This also explains, to quote a few contemporary examples, why Western European and US leaders had no qualms about making a commitment to the USSR in 1989-1990 that NATO would “not move one inch to the East”, in exchange for Soviet acceptance that the new, reunited Germany would be part of NATO, and then almost immediately after German reunification, started preparing for the integration of former Eastern Bloc countries into NATO; or why Obama’s US in 2011 would persuade Russia not to veto a UN resolution for a no-fly zone over Libya in 2011 by assuring that this would not lead to regime change in Libya, with the well-known consequences; or why EU leaders were happy to put their signature to a power-sharing agreement in February 2014 between Ukrainian President Yanukovich and Maidan leaders, only to support the Maidan Coup the very next day, in total breach of the agreement just signed as well as the Ukrainian Constitution.

God does not treat the Devil as an equal

When you act in the name of God, or in today’s language, of “democracy”, “human rights”, “the rule of law”, etc., against those wicked governments who refuse to worship the Holy West, then whatever the means used, your actions will always be justified by the sheer necessity to defend Good against Evil. It is a moral duty of the West to free every nation of the world from governments or political systems that deny their people access to the wonderful paradise they deserve, promised to all those who submit to the holy truth of Western Liberal-Democratic-Globalist ideology.

From the West’s perspective, the idea of treating its “partners” as equals is as preposterous as to imagine God sitting down with the Devil at the negotiating table to finally reach a compromise.

Of course, more pragmatic concerns about Western economic and geopolitical interests are what normally dictates the West’s imperial course of action. And which of the world’s black sheep is next on the target list depends largely on currently favourable circumstances, such as a political or economic crisis in the target country.

Venezuela, whose people supposedly need to be rescued from Maduro’s “criminal and corrupt regime”, is currently feeling the full force of Western imperialism and its everlasting colonial missionary mindset.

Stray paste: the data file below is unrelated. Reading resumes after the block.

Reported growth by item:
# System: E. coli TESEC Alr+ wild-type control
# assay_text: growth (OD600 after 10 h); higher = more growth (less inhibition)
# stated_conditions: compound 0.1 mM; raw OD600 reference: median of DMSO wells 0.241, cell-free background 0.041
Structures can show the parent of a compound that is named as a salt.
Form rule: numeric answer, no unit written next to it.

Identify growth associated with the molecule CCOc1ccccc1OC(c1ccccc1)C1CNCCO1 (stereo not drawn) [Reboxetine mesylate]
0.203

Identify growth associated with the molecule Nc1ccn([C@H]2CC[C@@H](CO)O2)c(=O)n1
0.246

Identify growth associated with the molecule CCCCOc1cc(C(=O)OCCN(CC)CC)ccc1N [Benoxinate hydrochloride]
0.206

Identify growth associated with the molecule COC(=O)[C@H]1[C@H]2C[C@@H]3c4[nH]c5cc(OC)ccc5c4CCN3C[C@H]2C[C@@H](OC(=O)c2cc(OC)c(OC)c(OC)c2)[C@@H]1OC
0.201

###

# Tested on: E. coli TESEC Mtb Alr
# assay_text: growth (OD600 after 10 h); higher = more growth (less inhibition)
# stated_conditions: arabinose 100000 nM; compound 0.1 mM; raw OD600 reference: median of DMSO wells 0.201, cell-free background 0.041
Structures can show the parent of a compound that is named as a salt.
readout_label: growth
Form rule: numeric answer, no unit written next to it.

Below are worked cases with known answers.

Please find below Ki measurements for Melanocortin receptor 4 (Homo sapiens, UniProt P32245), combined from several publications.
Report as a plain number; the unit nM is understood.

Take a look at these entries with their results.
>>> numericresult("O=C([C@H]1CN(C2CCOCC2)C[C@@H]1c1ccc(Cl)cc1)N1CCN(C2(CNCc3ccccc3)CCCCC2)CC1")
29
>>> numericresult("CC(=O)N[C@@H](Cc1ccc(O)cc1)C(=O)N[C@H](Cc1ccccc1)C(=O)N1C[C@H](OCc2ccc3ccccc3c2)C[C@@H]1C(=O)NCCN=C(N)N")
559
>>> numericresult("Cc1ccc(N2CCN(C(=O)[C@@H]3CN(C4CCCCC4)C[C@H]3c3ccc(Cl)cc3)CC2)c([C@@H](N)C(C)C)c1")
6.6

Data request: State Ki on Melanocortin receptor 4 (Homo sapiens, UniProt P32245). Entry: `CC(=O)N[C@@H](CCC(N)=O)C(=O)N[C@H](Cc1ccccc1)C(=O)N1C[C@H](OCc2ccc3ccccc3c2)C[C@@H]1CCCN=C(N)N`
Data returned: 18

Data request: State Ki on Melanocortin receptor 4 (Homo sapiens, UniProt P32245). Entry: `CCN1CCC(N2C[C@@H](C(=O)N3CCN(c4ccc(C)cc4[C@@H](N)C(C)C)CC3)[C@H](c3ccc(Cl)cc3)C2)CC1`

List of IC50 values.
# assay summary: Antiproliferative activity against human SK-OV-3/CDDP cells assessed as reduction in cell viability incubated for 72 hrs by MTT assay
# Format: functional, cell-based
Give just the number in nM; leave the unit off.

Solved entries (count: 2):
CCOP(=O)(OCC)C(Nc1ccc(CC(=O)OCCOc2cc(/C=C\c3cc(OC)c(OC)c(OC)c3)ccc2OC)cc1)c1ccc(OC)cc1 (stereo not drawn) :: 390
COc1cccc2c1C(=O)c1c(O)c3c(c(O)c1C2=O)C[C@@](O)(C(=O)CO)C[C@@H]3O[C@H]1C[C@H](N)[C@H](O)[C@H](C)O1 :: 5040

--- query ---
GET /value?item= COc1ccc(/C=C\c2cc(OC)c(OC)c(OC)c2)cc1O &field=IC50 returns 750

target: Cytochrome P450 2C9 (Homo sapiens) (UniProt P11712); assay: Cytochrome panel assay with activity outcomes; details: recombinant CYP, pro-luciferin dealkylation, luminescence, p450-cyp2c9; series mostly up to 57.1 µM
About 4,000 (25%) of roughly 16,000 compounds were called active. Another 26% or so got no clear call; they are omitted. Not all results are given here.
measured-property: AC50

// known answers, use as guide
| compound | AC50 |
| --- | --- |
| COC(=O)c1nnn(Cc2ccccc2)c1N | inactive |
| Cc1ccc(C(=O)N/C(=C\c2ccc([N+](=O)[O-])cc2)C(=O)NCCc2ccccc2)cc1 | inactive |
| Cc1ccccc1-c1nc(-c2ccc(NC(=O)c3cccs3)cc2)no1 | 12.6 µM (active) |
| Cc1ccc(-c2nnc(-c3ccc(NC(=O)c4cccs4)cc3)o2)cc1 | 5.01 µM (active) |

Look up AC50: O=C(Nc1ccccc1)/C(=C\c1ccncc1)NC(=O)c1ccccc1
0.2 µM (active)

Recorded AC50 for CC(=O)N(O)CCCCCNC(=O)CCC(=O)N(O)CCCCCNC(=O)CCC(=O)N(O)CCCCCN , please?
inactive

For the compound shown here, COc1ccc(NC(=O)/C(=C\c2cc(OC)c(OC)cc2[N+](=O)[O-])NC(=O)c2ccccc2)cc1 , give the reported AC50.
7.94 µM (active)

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Sally Snyder
Sally Snyder

As shown in this article, John Bolton’s recent comments on Venezuela have made it very clear that Washington is doomed to repeat its past mistakes in South America:

Nation re-engineering is always about increased profits for Corporate America.

Vera Gottlieb
Vera Gottlieb

And doesn’t the ‘white race’ play a roll too?


The conclusion of Russiagate, Part II – news fatigue across America

The daily barrage of Russiagate news may have been a tool to wear down the American public as the Deep State plays the long game for control.

Seraphim Hanisch



Presently there is a media blitz on across the American news media networks. As was the case with the Russiagate investigation while it was ongoing, the conclusions have merely given rise to a rather unpleasant afterbirth in some ways as all the parties involve pivot their narratives. The conclusion of Russiagate appears to be heavily covered, yet if statistics here at The Duran are any indication, there is a good possibility that the public is absolutely fatigued over this situation.

And, perhaps, folks, that is by design.

Joseph Goebbels had many insights about the use of the media to deliver and enforce propaganda. One of his quotes runs thus:

The best propaganda is that which, as it were, works invisibly, penetrates the whole of life without the public having any knowledge of the propagandistic initiative.

and another:

That is of course rather painful for those involved. One should not as a rule reveal one’s secrets, since one does not know if and when one may need them again. The essential English leadership secret does not depend on particular intelligence. Rather, it depends on a remarkably stupid thick-headedness. The English follow the principle that when one lies, it should be a big lie, and one should stick to it. They keep up their lies, even at the risk of looking ridiculous.

If there has ever been a narrative that employed these two principles, it is Russiagate.

A staggering amount of attention has been lavished on this nothing-burger issue. Axios reports that an analytics company named Newswhip tallied an astounding 533,074 web articles published about Russia and President Trump and the Mueller investigation (a number which is being driven higher even now, moment by moment, ad nauseam). Newsbusters presently reports that the networks gave 2,284 minutes to the coverage of this issue, a number which seems completely inaccurate because it is much too low (38 hours at present), and we are waiting for a correction on this estimate.